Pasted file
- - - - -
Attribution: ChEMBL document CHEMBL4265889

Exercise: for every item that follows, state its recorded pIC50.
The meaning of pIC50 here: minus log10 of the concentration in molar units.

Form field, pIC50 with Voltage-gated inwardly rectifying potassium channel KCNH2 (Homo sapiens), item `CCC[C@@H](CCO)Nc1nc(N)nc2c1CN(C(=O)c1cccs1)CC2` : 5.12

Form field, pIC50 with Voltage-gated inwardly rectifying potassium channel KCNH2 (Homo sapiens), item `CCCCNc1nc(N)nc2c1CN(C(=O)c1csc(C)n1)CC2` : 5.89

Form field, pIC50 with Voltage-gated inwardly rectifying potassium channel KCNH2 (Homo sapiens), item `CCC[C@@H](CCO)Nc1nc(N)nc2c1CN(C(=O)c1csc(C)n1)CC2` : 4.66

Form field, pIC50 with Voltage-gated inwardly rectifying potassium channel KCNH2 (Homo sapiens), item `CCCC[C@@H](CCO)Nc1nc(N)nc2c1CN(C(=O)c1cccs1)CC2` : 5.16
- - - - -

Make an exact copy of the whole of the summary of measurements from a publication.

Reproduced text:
Attribution: ChEMBL document CHEMBL4265889

Exercise: for every item that follows, state its recorded pIC50.
The meaning of pIC50 here: minus log10 of the concentration in molar units.

Form field, pIC50 with Voltage-gated inwardly rectifying potassium channel KCNH2 (Homo sapiens), item `CCC[C@@H](CCO)Nc1nc(N)nc2c1CN(C(=O)c1cccs1)CC2` : 5.12

Form field, pIC50 with Voltage-gated inwardly rectifying potassium channel KCNH2 (Homo sapiens), item `CCCCNc1nc(N)nc2c1CN(C(=O)c1csc(C)n1)CC2` : 5.89

Form field, pIC50 with Voltage-gated inwardly rectifying potassium channel KCNH2 (Homo sapiens), item `CCC[C@@H](CCO)Nc1nc(N)nc2c1CN(C(=O)c1csc(C)n1)CC2` : 4.66

Form field, pIC50 with Voltage-gated inwardly rectifying potassium channel KCNH2 (Homo sapiens), item `CCCC[C@@H](CCO)Nc1nc(N)nc2c1CN(C(=O)c1cccs1)CC2` : 5.16